The Magician’s Handbook
by Grant Clauser
P.S. Books, October 2017
94 pages, $15.00
Reviewed by Charles Holdefer

In the song “Absolutely Sweet Marie,” Bob Dylan wrote “to live outside the law you must be honest.” He might have been putting his own gloss on a Woody Guthrie line, “I love a good man outside the law, 
just as much as I hate a bad man inside the law.” Both songwriters were tapping into an idea that transgression is not necessarily a flaw but an expression of another kind of rigor.

Grant Clauser’s The Magician’s Handbook, the most recent release from Philadelphia’s P.S. Books and the poet’s third collection, comes at this idea in an appealingly idiosyncratic way. In his book of poems, Clauser explores the human desire for marvels that persists in an era that often seems bloody-minded, technocratic and decidedly un-marvelous. We ache for something else. Enter “The Magician” who, in a poem like “The Magician at Airport Security,” blithely ignores the uniformed men with tasers:

while he steps unnoticed
from the other side
of the X-ray booth
jingling coins in his pocket.

The persona of “The Magician” offers other ways to see, other ways to be. Turning from the light-hearted to the deadly serious, the character projects possibility. He also provides the organizing conceit for the collection, which is divided into three parts: “Neophyte”, “Adept”, and “Magus.” The reader witnesses him as a curious child growing into a high school misfit; later the performer pursues a career of illusion even as he settles down with a wife and pays bills and sends his kids to college; eventually he turns sixty and takes inventory of his life of deception and, in the last poem, speaks from his deathbed. The result is an intriguing sort of biography in poetry, of both a trickster and a regular guy, who is simultaneously an escapee from the modern world and a representative of it.

Not all the poems, however, refer directly to this persona; the overall unity of The Magician’s Handbook is more a matter of atmosphere and a fascination with elements that some people consider an atavistic side of show business, a world of carnival freaks, fortune tellers and knife throwers. What is the appeal of midway attractions like a “geek” with “meat-hooked nipples” who “chewed on broken glass?” What invites the poet to write an “Ode to a Jackalope?”

Jackalope is the door we step through,
the name we give to small nightmares
or delights, the hope we place in stars
that mysteries are real […]

What Clauser grasps, and conveys with entertaining originality, is how these seemingly crude or gimcrack trappings speak of deeper emotional truths. Sure, the smart phone in your pocket can perform certain wonders, and its design is indisputably more sophisticated than any conjuror’s gear with trap doors or mirrors or dissembling silk kerchiefs, but it doesn’t take you outside “the law” in the manner of an escape artist or the girl who is sawn in half. These “miracles” signify human longings and fears; they lay bare the desire for restoration of what was lost, for giving the slip, however fleetingly, to the relentless violence of time.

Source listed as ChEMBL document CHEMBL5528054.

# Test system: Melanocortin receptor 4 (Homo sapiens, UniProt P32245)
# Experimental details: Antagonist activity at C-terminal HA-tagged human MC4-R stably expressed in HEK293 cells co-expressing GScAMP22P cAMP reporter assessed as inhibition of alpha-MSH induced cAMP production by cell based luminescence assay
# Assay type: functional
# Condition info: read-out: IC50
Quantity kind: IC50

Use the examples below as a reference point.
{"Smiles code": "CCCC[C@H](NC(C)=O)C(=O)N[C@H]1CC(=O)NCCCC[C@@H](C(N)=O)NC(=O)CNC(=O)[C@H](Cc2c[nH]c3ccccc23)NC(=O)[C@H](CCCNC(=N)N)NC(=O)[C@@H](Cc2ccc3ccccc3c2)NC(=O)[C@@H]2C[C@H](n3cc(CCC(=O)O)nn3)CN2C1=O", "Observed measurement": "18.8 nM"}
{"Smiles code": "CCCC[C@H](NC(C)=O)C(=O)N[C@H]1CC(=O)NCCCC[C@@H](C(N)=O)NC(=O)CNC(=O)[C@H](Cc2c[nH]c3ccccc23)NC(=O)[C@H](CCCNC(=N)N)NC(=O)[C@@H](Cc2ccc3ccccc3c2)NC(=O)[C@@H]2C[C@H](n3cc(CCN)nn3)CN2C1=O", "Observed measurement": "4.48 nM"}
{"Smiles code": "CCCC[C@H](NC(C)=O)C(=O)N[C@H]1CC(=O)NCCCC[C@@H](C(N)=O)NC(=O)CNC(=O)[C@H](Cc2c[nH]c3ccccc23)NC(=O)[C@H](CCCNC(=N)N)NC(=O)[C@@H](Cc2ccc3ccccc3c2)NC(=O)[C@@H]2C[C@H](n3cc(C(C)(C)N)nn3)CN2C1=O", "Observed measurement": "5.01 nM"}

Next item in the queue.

Consider, for instance, “The Magician Practices Sword Swallowing”:

Start small, a butter knife
or broken switch blade
until you advance to screwdrivers
up the nose.

The more you want, he tells himself,
the farther you’ll go
until one day you feel
the cold blade slip
past your heart.

With each beat
the edge chips a tooth.

Other poems, such as “Planting a Garden”, and “Ode to Bats,” focus on the natural world. At first glance, this choice might seem to reflect a different sensibility or even a contradiction, given the emphasis elsewhere on the life of a showman and the delight of artifice. But these poems, too, testify to the need to shake up habits of perception, to break the rules, if not of nature, then of how we engage with nature, by considering alternative forms of honesty. “Naming the Hurricanes” is a love poem about the transformative power of language to shape experience:

I want to name this bright day
after you. Call it daughter
for the way it rose sleepy
in the morning then warm
on my arms in the yard.
Every wind becomes someone
we once friended.
Everything that falls from the sky
should be someone we loved
and need to go on touching.

This poem shows the sweep of the poet’s imagination and makes, I think, an important larger point, inasmuch as it breaks away from the traditional “me and it” pose of a poet observer commenting on the natural world. Instead, Clauser situates the speaker within natural processes, as a sentient and, yes, loving participant. Just as the personal is political, it is also natural, and Clauser’s handling of this fact relies less on a reductive anthropomorphism and its temptation of narcissism (which renders nature as somehow “just like me”) and more on a mature understanding that there are still unexplored possibilities of connection.

Assuming this perspective is no trick but a piercing kind of attentiveness to being alive, it is this quality that makes The Magician’s Handbook worthy of attention. This is a consistently inventive and rewarding collection, notable for its range and for the sympathy of its imagination.